When astronomers face a puzzle, there’s always one clear path forward: more data. Boyajian sought Kickstarter funding so that Las Cumbres Observatory Global Telescope Network (LCOGT) could continuously monitor the star — and she met her goal, raising more than $100,000. AAVSO also put out a call for follow-up observations from amateur astronomers.
Meanwhile, some astronomers turned to historical archives to find out what the star had been up to in the past. Bradley Schaefer (Louisiana State University) sifted through the Digital Access to a Sky Century at Harvard (DASCH) archive, a century’s worth of glass plates collected at the Harvard College Observatory. He found that Tabby's star had faded over a period of 100 years, at a rate of 0.16 magnitude per century.
Controversy ensued: shortly after the result went public, independent scientist Michael Hippke posted a rebuttal on the arXiV preprint server, arguing that the long-term dimming could be attributed to systematic errors. After some animated discussion between the teams, Hippke revised his rebuttal and published it in the Astrophysical Journal.
Tabby’s Fading Star
Now, a new study has appeared on the scene: Benjamin Montet (Caltech and Harvard-Smithsonian Center for Astrophysics) and Joshua Simon (Observatories of the Carnegie Institution of Washington) have investigated Kepler data to look for long-term trends. If there had been a century-long dimming of 0.16 magnitude, Kepler ought to have seen a loss of several thousandths of a magnitude during its first, 4-year mission — it was exactly the kind of precision experiment the satellite was born for.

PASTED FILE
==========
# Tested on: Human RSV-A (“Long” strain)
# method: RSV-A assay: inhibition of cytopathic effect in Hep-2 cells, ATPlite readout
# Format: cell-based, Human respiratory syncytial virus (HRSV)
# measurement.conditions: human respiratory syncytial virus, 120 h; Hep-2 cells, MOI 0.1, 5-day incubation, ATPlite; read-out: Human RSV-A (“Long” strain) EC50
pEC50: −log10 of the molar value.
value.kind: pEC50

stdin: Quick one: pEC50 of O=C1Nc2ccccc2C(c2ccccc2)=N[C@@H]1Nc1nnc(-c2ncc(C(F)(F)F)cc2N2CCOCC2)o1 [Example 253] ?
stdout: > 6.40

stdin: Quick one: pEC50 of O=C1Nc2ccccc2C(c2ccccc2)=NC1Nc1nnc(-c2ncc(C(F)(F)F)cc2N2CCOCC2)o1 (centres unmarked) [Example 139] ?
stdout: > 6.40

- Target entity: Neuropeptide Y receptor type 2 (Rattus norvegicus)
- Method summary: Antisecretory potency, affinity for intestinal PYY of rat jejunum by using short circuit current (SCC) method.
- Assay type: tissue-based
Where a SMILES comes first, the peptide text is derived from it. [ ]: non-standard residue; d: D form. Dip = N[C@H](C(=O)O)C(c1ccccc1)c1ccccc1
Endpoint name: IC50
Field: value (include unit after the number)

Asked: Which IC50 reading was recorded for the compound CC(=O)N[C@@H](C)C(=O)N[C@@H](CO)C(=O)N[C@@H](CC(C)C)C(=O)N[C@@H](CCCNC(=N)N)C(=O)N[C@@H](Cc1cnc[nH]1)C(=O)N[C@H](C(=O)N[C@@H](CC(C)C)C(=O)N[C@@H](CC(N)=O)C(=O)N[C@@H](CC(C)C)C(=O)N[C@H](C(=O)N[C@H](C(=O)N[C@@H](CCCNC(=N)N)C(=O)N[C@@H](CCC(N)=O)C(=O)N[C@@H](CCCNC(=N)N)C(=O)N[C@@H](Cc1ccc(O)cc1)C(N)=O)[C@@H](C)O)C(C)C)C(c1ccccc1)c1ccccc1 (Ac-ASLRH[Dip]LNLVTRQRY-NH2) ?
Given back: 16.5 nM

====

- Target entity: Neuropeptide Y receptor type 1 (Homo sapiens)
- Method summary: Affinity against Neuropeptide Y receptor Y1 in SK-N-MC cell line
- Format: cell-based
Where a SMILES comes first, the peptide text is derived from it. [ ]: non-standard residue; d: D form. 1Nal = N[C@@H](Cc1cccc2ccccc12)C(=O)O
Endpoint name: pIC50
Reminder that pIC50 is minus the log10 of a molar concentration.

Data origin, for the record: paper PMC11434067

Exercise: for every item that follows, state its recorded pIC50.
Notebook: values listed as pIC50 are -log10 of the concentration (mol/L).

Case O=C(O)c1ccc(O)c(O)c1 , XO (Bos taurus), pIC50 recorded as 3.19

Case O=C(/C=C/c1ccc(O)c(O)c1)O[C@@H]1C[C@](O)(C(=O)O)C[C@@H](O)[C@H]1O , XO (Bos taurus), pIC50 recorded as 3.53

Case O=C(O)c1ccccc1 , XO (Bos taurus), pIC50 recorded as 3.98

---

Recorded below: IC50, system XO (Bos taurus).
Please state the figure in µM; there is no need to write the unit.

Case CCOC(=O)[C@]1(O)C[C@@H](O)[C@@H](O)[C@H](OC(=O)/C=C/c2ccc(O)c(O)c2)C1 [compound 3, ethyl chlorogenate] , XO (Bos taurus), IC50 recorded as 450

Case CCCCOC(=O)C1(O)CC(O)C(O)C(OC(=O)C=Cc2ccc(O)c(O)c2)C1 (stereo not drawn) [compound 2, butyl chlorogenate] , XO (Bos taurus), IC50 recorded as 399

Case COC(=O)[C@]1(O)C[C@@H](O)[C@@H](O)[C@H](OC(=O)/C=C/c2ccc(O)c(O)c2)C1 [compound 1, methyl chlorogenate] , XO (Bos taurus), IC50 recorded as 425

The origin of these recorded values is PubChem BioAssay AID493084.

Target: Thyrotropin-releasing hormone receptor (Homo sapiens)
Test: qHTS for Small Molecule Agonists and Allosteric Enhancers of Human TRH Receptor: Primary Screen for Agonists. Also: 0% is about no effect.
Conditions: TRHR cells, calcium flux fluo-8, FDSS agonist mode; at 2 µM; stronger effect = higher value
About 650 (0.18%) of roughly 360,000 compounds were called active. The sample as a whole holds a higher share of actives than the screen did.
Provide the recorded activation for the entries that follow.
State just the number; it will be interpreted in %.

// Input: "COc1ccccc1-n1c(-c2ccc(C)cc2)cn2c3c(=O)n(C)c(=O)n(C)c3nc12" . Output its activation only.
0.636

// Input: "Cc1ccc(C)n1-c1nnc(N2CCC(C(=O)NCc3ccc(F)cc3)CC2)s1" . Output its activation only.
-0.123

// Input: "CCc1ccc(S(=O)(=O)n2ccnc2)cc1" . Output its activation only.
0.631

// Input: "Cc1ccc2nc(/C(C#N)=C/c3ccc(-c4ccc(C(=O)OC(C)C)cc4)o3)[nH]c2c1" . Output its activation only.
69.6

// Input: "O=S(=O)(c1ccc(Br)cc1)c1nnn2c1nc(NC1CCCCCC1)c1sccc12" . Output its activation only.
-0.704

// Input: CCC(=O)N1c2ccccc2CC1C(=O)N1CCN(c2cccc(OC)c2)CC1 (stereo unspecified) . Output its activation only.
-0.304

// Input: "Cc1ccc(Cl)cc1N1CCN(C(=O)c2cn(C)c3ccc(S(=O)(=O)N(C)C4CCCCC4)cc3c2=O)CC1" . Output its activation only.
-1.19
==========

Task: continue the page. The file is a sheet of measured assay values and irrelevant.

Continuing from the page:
There’s just one problem: Kepler was designed to detect tiny planetary blips, not year-long fades. Montet and Simon went to great lengths to get Kepler to spit out the long-term trends that are normally purposefully removed from the data. What they found wasn’t exactly what Schaefer or Hippke (or Boyajian, for that matter) were expecting — Tabby's star was fading even faster than anyone had thought.
For the first 3 years, the star faded at a rate of 0.3% per year, equivalent to 0.37 magnitudes per century and more than double what Schaefer had found in the DASCH data. Then, for almost seven months, the star suddenly began dimming even more rapidly, at a rate of 2.5% per year. The sudden decline came to a halt before Kepler’s initial mission ended, but it’s not clear if the light curve flattened out or returned to its previous dimming pattern in those remaining months.
The results appear to support Schaefer’s assertion that the star is in long-term decline, though they can’t directly confirm the century-long trend since Kepler’s observations are limited to four years.
The results also put the “comet swarm” scenario to rest. “It was already pretty contrived to invoke a swarm of comets to explain the data,” Boyajian says. “The Montet and Simon results put an additional tremendous strain on it!”
So, if it’s not comets, then what?
“Honestly, I'm all out of good ideas — all of us are,” Boyajian says. “We just need more data at this point!”